Historic national consensus

In a landmark move, the Parliamentary Committee on Constitutional Reforms has finally reached a consensus on the draft 18th Amendment bill on March 31. Senator Raza Rabbani, who headed the all parties constitutional reforms committee, handed over the draft to Speaker National Assembly Dr Fehmida Mirza on Thursday. Senator Rabbani said that despite differences of opinion, the members of the committee have proved that “as people’s representatives, they are capable of achieving anything for the sake of the nation”. Dr Mirza was hopeful that the two houses of parliament – the National Assembly and the Senate – would soon pass the bill. She said that the political leadership has proved that parliament is supreme. It would not be wrong to say that this consensus has been the most historic one to date since the 1973 Constitution.

The draft bill would have been finalised on March 25 had it not been for the PML-N’s blunder. Mian Nawaz Sharif’s u-turn earned him a lot of criticism from all the political forces of Pakistan. Despite this, Mr Sharif was in no mood to budge from his stand on the judicial commission as well as the renaming of the NWFP. Senator Rabbani should be commended for not letting months of sheer hard work of the constitutional committee go to waste. In the end, the demands of the PML-N were incorporated. Now the proposed judicial commission, to be headed by the Chief Justice (CJ), would have a retired Supreme Court judge as its seventh member. The seventh member will be one who never took oath under a Provisional Constitutional Order (PCO) and would be nominated by the CJ.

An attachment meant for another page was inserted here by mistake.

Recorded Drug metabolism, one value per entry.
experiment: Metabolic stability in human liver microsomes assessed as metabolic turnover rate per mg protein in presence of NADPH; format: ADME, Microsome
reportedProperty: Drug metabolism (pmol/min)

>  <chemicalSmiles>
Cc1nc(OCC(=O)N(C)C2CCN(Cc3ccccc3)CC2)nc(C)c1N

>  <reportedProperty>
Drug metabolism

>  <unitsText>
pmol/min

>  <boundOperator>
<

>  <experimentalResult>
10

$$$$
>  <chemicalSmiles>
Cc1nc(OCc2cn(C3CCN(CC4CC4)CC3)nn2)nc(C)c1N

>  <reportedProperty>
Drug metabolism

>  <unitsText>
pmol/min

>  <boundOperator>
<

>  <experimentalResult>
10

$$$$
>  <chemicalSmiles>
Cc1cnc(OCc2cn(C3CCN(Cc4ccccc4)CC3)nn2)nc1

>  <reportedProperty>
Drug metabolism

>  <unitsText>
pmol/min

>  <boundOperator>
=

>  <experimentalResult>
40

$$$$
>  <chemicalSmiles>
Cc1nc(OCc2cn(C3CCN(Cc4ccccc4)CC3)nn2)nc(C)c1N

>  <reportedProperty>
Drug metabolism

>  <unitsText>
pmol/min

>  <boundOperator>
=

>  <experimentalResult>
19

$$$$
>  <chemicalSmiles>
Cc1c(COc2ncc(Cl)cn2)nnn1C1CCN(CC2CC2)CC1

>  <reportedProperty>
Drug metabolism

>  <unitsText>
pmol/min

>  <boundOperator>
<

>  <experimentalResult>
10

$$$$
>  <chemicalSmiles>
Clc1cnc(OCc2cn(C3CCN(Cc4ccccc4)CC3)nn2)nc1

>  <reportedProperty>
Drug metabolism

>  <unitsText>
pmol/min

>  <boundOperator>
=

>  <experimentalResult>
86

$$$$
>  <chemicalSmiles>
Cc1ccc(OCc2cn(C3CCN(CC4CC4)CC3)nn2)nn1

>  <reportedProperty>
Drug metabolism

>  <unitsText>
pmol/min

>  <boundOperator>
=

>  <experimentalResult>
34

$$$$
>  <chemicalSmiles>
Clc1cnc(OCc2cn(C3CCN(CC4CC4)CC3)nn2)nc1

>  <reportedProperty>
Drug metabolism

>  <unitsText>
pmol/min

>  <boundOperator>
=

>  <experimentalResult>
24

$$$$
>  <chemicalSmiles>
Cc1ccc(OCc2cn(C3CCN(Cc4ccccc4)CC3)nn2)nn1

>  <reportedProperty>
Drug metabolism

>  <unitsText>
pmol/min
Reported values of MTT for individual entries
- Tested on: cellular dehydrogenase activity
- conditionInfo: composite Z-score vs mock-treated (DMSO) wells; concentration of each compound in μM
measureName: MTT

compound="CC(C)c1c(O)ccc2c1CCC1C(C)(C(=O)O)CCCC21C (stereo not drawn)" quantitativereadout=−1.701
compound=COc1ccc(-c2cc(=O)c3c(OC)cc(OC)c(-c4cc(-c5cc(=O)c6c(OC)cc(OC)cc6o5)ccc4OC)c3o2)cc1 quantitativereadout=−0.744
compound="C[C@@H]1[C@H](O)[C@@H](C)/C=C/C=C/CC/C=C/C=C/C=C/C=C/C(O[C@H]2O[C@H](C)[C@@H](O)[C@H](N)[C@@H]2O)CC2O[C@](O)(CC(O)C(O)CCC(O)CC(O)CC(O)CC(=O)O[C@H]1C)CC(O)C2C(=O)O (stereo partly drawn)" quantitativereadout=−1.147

One of the most historic provisions of this draft amendment bill would be the renaming of NWFP. Notwithstanding the note of dissent by the PML-Q, the committee has reached a consensus that Khyber-Pakhtunkhwa would be the new name of the province. There have been celebrations all over Khyber-Pakhtunkhwa after this historic decision. It took more than a hundred years to do away with this hangover from the colonial times. What is even more significant is that the Concurrent List of the 1973 Constitution will be abolished, a belated and overdue redemption of the pledge by the framers of the original 1973 Constitution. An understanding was reached when the 1973 Constitution was promulgated that the Concurrent List would be abolished after 10 years but the decision was overtaken by events. The issue of provincial autonomy has also been settled in the draft bill. It should be noted that within hours of the promulgation of the 1973 Constitution, fundamental rights given under it were suspended, with adverse consequences for the people of Balochistan and their elected representatives, but that is another story. It is hoped that this time around, the Baloch people would not be treated as they were in the past. Historical mistakes should not be repeated, as it would be tantamount to putting the federation at stake. Removing the name of the most despicable of dictators, General Ziaul Haq, from the constitution is also a welcome move and one that was long overdue. This aberration had to go sooner or later. Zia’s era was the darkest period in Pakistan’s history and his legacy still continues to haunt us in the shape of the growing militancy in the country. The reforms committee has also abolished that most controversial of clauses, 58-2(b), which gives the president the power to dissolve the Assemblies.

The 18th Amendment draft bill is a landmark in our history. The PPP should be given due credit for this as no government has been able to bring about such a consensus in the past. Hopefully, democracy is well on the way to consolidation now.

(my editorial in Daily Times)


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